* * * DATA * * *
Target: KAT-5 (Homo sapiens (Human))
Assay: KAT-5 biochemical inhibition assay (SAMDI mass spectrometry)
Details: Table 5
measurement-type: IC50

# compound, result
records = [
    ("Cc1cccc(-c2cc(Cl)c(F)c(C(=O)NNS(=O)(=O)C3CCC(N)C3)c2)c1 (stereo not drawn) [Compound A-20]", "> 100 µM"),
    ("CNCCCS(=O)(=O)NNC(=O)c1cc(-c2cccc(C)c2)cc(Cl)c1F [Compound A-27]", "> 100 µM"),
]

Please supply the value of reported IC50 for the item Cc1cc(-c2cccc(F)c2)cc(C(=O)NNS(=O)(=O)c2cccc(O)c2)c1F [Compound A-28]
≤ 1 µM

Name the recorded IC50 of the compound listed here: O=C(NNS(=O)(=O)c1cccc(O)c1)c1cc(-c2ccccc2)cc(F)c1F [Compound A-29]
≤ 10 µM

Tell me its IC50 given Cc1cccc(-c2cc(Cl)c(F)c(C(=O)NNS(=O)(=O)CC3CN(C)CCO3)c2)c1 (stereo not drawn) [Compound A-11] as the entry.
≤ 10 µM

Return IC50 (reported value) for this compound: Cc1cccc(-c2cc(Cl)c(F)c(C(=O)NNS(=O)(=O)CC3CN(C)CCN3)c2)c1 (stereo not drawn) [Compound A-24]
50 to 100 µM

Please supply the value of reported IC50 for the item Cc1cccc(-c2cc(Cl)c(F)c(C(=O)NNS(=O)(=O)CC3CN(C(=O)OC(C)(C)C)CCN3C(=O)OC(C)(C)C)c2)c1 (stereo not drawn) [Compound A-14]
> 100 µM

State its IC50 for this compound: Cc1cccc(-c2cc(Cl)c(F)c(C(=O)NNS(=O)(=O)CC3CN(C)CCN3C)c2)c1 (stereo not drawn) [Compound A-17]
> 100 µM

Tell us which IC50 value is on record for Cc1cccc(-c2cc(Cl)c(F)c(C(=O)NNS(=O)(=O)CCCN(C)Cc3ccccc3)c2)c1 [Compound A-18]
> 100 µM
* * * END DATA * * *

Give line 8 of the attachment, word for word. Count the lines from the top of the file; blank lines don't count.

    ("CNCCCS(=O)(=O)NNC(=O)c1cc(-c2cccc(C)c2)cc(Cl)c1F [Compound A-27]", "> 100 µM"),